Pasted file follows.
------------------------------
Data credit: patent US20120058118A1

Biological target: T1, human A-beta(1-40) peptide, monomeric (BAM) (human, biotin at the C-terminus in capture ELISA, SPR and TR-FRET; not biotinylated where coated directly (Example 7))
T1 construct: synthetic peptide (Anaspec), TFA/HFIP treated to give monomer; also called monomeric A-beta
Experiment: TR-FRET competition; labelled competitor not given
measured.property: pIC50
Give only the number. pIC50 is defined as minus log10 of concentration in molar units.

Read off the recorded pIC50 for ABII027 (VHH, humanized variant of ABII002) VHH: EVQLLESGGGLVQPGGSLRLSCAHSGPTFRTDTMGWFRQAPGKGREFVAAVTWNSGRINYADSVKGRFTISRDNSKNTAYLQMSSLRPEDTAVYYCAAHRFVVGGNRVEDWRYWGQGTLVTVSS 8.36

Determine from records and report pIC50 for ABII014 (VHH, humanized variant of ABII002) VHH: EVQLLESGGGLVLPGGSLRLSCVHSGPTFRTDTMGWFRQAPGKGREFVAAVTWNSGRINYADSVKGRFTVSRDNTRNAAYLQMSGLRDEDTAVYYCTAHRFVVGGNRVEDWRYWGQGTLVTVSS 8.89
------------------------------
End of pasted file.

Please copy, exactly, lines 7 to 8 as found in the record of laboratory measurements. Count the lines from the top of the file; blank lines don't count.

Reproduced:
Read off the recorded pIC50 for ABII027 (VHH, humanized variant of ABII002) VHH: EVQLLESGGGLVQPGGSLRLSCAHSGPTFRTDTMGWFRQAPGKGREFVAAVTWNSGRINYADSVKGRFTISRDNSKNTAYLQMSSLRPEDTAVYYCAAHRFVVGGNRVEDWRYWGQGTLVTVSS 8.36

Determine from records and report pIC50 for ABII014 (VHH, humanized variant of ABII002) VHH: EVQLLESGGGLVLPGGSLRLSCVHSGPTFRTDTMGWFRQAPGKGREFVAAVTWNSGRINYADSVKGRFTVSRDNTRNAAYLQMSGLRDEDTAVYYCTAHRFVVGGNRVEDWRYWGQGTLVTVSS 8.89